Energy is a vital aspect for the functioning of life. But, what happens when we exploit our energy resources to the point of depletion? What are the implications caused by excessive energy consumption? What are the alternatives? Most importantly, what can we do to avert disaster?
Did you know that a UAE resident consumes 8,271 kilograms of oil equivalent energy (kgoe) every year? By comparison the per capita energy consumption in the United Kingdom and the United States is 3,254 kgoe and 7,164 kgoe, respectively while on an average Indians consume only 566 kgoe per annum.
What are the main sources of energy, here in the UAE?
The UAE has the worldâ€™s sixth largest proven oil reserves and the fifth largest natural gas reserves, making the country a critical partner and responsible supplier in global energy markets.
Oil and natural gas: Each emirate controls its own oil production and resource development. Abu Dhabi holds 94 percent of the UAEâ€™s oil resources.
Nuclear Energy: The UAE is pursuing a peaceful, civilian nuclear energy program that upholds the highest standards of safety, security, nonproliferation and operational transparency.
Electricity: Economic growth across the UAE has led to massive increases in the demand for electricity. Current estimates indicate that the domestic demand for power will more than double by 2020 – despite the global economic slowdown.
What’s wrong with the way we use energy?
Well, for one, our usage of resources is anything but sustainable!
Commercial and residential properties in the UAE are using 225% more energy than their European counterparts. The UAEâ€™s per capita footprint of 9.5 hectares is four times more than the global per person 2.1 hectares availability.
The UAE must step up management of its ecological footprint, in response to research which has revealed that the equivalent of 6.5 planets would be needed to regenerate resources and absorb carbon emissions, if globally everyone lived like the average UAE resident.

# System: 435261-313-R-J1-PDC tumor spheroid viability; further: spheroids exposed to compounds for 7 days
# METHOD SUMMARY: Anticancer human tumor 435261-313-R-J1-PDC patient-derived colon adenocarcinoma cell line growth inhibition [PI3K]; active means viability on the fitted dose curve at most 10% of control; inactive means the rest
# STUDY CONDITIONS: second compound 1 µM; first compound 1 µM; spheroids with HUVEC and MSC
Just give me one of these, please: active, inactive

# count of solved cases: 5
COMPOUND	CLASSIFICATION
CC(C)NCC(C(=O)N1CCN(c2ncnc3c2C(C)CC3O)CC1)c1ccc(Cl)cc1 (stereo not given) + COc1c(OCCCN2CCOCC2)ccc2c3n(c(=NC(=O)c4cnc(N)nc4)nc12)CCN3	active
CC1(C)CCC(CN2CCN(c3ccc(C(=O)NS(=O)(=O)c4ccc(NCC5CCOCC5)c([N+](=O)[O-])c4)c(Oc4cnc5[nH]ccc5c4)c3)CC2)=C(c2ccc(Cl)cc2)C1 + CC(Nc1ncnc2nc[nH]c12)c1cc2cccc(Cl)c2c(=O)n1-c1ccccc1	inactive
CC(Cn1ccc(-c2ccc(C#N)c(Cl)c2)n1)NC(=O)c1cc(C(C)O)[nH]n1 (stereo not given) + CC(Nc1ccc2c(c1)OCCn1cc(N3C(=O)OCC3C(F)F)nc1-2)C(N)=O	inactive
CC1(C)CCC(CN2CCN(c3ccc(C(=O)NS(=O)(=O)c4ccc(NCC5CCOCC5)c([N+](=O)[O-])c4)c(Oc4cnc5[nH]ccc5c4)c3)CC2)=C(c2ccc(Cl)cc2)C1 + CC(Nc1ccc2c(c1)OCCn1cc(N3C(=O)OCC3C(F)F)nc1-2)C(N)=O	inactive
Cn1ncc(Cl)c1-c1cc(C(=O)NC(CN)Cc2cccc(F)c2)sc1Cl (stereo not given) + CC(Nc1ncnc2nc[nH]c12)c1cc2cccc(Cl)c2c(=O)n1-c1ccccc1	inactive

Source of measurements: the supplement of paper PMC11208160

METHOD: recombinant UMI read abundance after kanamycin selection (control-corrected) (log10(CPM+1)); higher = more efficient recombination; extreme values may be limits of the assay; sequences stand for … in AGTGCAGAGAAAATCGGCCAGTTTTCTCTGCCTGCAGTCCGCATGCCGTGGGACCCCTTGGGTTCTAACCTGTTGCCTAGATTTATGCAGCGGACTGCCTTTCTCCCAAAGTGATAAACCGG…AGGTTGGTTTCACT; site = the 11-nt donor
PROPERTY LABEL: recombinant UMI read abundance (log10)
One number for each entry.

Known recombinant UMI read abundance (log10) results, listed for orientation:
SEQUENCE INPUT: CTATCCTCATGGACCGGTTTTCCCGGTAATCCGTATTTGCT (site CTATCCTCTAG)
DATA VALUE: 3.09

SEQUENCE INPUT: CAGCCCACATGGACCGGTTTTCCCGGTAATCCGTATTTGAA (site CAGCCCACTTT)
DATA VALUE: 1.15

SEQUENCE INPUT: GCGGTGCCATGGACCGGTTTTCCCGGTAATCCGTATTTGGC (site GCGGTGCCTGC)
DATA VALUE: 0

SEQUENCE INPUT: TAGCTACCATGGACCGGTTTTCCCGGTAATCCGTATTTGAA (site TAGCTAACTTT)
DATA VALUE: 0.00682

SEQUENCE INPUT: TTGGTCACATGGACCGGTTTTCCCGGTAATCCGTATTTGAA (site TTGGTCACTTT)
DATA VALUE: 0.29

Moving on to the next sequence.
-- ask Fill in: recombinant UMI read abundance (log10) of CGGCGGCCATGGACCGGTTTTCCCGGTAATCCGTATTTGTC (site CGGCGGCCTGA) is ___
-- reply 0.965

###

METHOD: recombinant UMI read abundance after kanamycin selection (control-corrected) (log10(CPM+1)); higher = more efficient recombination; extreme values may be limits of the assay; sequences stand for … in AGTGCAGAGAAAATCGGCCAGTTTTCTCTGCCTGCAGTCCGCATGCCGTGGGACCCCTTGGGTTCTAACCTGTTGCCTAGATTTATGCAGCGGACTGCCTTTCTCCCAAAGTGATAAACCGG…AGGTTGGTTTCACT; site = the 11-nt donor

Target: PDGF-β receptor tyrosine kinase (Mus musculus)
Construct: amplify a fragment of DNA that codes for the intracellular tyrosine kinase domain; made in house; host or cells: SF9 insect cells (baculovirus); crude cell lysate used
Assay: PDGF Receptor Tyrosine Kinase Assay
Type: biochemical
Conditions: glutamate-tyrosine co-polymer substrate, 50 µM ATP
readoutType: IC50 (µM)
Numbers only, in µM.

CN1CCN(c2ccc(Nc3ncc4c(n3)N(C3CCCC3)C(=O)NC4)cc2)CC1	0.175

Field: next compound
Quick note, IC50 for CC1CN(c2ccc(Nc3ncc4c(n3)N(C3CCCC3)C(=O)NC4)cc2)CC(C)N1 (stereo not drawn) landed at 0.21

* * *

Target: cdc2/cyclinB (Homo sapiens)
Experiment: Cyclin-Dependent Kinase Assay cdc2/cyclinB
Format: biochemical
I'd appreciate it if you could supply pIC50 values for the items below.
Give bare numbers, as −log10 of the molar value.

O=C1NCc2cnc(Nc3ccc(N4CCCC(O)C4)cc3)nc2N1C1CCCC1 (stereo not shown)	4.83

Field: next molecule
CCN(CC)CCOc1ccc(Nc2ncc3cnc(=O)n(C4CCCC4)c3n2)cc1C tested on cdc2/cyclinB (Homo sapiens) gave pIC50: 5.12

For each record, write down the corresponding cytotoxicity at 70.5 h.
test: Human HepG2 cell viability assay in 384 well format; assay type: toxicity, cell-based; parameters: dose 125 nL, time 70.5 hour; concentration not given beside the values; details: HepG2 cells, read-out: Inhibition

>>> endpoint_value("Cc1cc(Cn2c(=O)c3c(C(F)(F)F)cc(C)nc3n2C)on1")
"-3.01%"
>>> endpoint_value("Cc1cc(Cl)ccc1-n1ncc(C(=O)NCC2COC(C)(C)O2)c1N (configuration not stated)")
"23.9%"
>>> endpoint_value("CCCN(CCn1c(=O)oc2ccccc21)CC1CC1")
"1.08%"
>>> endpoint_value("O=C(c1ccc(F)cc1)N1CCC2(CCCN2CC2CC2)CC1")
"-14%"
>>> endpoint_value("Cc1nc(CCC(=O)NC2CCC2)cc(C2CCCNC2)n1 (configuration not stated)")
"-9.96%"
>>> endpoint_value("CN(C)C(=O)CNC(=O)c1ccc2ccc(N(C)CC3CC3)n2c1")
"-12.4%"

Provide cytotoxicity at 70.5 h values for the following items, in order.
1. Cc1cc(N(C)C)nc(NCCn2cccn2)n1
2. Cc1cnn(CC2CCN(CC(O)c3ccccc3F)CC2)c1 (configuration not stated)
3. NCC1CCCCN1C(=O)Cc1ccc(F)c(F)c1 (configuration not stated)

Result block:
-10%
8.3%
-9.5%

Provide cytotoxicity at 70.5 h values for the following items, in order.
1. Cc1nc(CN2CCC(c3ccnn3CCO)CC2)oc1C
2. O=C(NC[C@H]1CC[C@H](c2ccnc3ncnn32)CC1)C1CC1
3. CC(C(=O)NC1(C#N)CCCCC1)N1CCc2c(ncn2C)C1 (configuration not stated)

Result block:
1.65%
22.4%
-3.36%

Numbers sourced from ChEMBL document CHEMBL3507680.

What happens if we continue using energy the way we do now?
Mining, drilling or exploration may occur on sensitive lands such as tropical rain forests, arctic tundra, coastal marshes, or sacred sites. When fuel is transported long distances, it is done at substantial cost, environmental impact, and security risk. The processes used to convert them to electricity or fuels generate large amounts of waste heat which often require water for cooling, and usually generate some combination of solid, liquid and airborne pollutants.
The number of deaths due to extreme weather changes would increase and diseases could have a greater potential to thrive. Rainfall patterns will change, causing huge agricultural disruptions as sea levels rise.
Other pollutants that are generated by the use of fossil fuels include carbon monoxide, sulfur dioxide, nitrogen dioxide, particulate matter, and a variety of heavy metals. These pollutants could cause smog, acid rain, and regional haze, as well as impact human health with an increase in illnesses such as asthma, lung cancer, and respiratory tract infections.
Finally, fossil fuels are finite. While global coal resources are very large, oil and gas reserves are far more limited; And it is clear that the atmospheric loading of carbon dioxide from the combustion of fossil fuels is not sustainable at present, much less at increased rates.
Nuclear power plants require the mining, processing, transport, and disposal of nuclear materials. The processes used to generate electricity are relatively clean, and produce little air pollution, however large amounts of water are still used for cooling. Concerns regarding the environmental impacts of nuclear energy generally center on the transport and storage of nuclear waste, as well as on the potential for accidents. As a result, siting new nuclear plants has become a contentious issue.
IT IS TIME WE STEPPED IN TO REDUCE OUR CONSUMPTION OF ENERGY.